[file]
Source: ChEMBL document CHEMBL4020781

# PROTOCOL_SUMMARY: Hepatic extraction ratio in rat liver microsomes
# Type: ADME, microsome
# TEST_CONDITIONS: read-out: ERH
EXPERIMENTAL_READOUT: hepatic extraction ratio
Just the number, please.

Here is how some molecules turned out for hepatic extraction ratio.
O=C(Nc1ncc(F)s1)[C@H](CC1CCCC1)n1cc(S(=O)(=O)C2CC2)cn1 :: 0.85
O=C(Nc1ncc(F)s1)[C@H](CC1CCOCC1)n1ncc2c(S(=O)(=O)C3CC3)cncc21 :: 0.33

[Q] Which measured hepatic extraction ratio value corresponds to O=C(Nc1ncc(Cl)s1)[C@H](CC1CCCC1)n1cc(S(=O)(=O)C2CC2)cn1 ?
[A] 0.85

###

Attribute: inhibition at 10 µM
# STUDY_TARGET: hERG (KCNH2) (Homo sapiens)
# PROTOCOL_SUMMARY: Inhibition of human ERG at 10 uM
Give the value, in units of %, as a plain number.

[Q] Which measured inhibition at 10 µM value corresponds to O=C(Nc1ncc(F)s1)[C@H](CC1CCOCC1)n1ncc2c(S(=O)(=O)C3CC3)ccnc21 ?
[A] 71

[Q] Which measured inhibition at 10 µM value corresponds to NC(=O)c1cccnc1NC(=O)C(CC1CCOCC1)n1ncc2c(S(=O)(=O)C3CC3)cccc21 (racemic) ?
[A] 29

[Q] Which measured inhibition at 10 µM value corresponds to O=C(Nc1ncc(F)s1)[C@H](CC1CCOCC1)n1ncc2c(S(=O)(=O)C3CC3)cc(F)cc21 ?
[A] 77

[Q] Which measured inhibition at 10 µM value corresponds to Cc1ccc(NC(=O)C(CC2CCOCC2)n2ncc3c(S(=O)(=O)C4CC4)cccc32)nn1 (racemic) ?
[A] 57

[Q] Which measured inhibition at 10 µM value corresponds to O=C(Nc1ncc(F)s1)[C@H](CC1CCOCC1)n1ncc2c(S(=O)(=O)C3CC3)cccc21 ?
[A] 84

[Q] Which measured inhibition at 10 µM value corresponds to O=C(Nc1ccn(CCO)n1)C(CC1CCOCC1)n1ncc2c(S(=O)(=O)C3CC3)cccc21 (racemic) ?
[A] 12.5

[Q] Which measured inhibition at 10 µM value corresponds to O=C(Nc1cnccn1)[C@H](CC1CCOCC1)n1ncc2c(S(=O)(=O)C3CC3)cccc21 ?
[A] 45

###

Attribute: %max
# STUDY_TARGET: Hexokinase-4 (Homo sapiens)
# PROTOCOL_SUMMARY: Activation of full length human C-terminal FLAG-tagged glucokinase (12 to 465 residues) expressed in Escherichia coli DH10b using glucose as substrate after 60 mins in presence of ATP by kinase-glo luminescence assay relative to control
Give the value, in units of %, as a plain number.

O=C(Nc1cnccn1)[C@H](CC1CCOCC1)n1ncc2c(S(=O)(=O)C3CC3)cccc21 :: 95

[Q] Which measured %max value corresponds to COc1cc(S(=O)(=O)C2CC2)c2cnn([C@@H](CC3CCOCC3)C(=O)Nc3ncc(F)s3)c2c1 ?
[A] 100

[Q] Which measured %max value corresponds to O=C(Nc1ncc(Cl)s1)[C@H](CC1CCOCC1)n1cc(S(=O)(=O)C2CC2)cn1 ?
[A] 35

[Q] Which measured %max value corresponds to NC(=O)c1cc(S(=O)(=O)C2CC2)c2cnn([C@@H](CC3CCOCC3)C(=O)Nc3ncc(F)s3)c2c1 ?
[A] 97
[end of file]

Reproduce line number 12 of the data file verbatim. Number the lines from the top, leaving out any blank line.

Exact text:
###